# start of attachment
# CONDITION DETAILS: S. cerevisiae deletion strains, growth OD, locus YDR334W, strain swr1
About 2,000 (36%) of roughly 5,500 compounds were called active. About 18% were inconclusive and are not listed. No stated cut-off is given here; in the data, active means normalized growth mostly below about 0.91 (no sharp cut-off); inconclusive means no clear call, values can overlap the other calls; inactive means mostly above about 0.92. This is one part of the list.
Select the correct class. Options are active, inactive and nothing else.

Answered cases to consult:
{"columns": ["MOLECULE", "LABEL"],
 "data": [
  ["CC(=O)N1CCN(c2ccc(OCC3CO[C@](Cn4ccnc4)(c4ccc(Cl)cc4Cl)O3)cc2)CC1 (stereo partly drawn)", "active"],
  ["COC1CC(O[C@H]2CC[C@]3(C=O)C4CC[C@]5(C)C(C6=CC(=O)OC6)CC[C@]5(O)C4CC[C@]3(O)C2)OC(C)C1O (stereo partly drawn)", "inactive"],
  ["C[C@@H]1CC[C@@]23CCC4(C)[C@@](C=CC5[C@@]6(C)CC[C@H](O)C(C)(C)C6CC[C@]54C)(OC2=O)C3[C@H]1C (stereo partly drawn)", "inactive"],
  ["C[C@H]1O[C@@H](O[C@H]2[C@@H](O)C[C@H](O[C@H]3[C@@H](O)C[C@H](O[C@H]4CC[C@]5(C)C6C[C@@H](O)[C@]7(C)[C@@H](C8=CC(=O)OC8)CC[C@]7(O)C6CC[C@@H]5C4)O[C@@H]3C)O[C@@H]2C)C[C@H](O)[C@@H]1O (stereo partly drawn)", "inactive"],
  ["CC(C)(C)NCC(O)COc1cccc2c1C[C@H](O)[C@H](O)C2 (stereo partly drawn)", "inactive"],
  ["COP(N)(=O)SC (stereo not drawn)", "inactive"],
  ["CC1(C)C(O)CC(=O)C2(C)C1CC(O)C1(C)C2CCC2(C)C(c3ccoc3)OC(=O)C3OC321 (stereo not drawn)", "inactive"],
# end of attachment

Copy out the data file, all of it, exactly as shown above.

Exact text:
# CONDITION DETAILS: S. cerevisiae deletion strains, growth OD, locus YDR334W, strain swr1
About 2,000 (36%) of roughly 5,500 compounds were called active. About 18% were inconclusive and are not listed. No stated cut-off is given here; in the data, active means normalized growth mostly below about 0.91 (no sharp cut-off); inconclusive means no clear call, values can overlap the other calls; inactive means mostly above about 0.92. This is one part of the list.
Select the correct class. Options are active, inactive and nothing else.

Answered cases to consult:
{"columns": ["MOLECULE", "LABEL"],
 "data": [
  ["CC(=O)N1CCN(c2ccc(OCC3CO[C@](Cn4ccnc4)(c4ccc(Cl)cc4Cl)O3)cc2)CC1 (stereo partly drawn)", "active"],
  ["COC1CC(O[C@H]2CC[C@]3(C=O)C4CC[C@]5(C)C(C6=CC(=O)OC6)CC[C@]5(O)C4CC[C@]3(O)C2)OC(C)C1O (stereo partly drawn)", "inactive"],
  ["C[C@@H]1CC[C@@]23CCC4(C)[C@@](C=CC5[C@@]6(C)CC[C@H](O)C(C)(C)C6CC[C@]54C)(OC2=O)C3[C@H]1C (stereo partly drawn)", "inactive"],
  ["C[C@H]1O[C@@H](O[C@H]2[C@@H](O)C[C@H](O[C@H]3[C@@H](O)C[C@H](O[C@H]4CC[C@]5(C)C6C[C@@H](O)[C@]7(C)[C@@H](C8=CC(=O)OC8)CC[C@]7(O)C6CC[C@@H]5C4)O[C@@H]3C)O[C@@H]2C)C[C@H](O)[C@@H]1O (stereo partly drawn)", "inactive"],
  ["CC(C)(C)NCC(O)COc1cccc2c1C[C@H](O)[C@H](O)C2 (stereo partly drawn)", "inactive"],
  ["COP(N)(=O)SC (stereo not drawn)", "inactive"],
  ["CC1(C)C(O)CC(=O)C2(C)C1CC(O)C1(C)C2CCC2(C)C(c3ccoc3)OC(=O)C3OC321 (stereo not drawn)", "inactive"],